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When my 14-year-old son told me that he was reading J.D. Salinger's "The Catcher in the Rye" for his freshman English class, I gulped. I knew what was coming next.

Have you read it, Dad?

No.

For the next week, I listened to my son complain about the book. It made me curious. While my near total blindness makes reading difficult, an audiobook of the 1951 classic was available, and I settled back for a long listen.

Almost immediately, I understood what my son disliked about the book. It was the disaffected youthful narrator, Holden Caulfield, who spends most of his time complaining about everything from school to girls to Jesus' disciples. Holden, the angst-ridden Everyteen, seems to hate anything that moves.

Since I liked the book — and the whole idea of my reading it was to be able to discuss it with my son — our discussions quickly turned into debates.

What were we really debating? After one of our debates, it occurred to me that we were arguing about more than a book. We were arguing about the value of reading. And our private debate was part of a broader public debate over the value of reading. Its outcome will shape our society and culture for generations.

Today, according to a 2012 survey by the National Endowment for the Humanities ("Reading at Risk"), the number of readers has declined significantly over the past three decades. As we continued our discussions, I realized that I had an important role to play in my son's reading habits and education.

His school, Credo High School in Rohnert Park, was founded in 2011 to provide public Waldorf education to teens in Sonoma County. We chose Credo because it focuses on a comprehensive approach to education that integrates the arts and sciences. In an increasingly technology-oriented society, we believed it was important to provide our son with the opportunity to discover the vital interplay between the arts and science.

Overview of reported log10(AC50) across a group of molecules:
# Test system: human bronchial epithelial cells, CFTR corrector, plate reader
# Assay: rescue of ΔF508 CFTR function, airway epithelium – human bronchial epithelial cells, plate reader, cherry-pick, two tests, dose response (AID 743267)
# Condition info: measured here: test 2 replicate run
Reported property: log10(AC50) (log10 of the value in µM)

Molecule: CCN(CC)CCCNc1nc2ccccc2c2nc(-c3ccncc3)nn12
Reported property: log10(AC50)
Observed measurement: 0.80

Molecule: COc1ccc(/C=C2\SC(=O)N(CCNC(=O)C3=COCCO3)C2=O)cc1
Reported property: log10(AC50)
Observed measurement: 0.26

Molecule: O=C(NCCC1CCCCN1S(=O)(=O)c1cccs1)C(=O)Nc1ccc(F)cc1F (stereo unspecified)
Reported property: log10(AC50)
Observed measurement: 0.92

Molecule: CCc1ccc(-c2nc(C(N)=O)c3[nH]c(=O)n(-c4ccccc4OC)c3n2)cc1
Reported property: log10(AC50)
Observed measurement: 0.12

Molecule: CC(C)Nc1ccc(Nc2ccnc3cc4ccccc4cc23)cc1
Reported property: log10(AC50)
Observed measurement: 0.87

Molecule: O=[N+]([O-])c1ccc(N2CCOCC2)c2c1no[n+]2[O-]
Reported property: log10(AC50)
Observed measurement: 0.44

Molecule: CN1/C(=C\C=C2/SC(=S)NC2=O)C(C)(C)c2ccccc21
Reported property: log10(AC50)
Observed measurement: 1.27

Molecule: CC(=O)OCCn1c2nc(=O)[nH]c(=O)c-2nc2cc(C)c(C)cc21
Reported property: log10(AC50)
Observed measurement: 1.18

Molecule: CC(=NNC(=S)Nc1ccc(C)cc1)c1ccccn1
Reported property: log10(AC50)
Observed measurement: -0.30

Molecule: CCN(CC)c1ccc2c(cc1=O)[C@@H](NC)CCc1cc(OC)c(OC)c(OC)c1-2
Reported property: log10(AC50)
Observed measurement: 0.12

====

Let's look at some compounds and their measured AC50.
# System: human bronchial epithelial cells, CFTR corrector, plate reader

Reading is important to both of these, not only because it lays a foundation of knowledge that is necessary for any career, but also because it opens the mind to imagination, creativity and innovation.

Lacking them, a career in any field of the arts or sciences is doomed to mediocrity.

The experience of reading Salinger's book with my son made me wonder if there were other areas in which I could encourage him to value reading. The newspaper became my ally. In history class, he was studying past revolutions in America, France and Russia. So I asked him to read articles in The Press Democrat about current revolutions in Egypt, Ukraine and Syria. Afterward, we discussed the similarities and differences between past and contemporary revolutions. We're also planning to use the newspaper to better understand subjects he is studying in environmental science.

Our discussions taught me some valuable lessons about education.

First, parents must play an active role in teaching basic values to their children, such as the love of reading, if they're expected to excel in school and career.

Second, it's never too late to learn. I hope that one of the values that I'm teaching my son is a lifelong love of learning.

I encourage other parents to pick up a book their child is reading in school; read (or re-read) it, and discuss it with them. Do the same thing with the newspaper.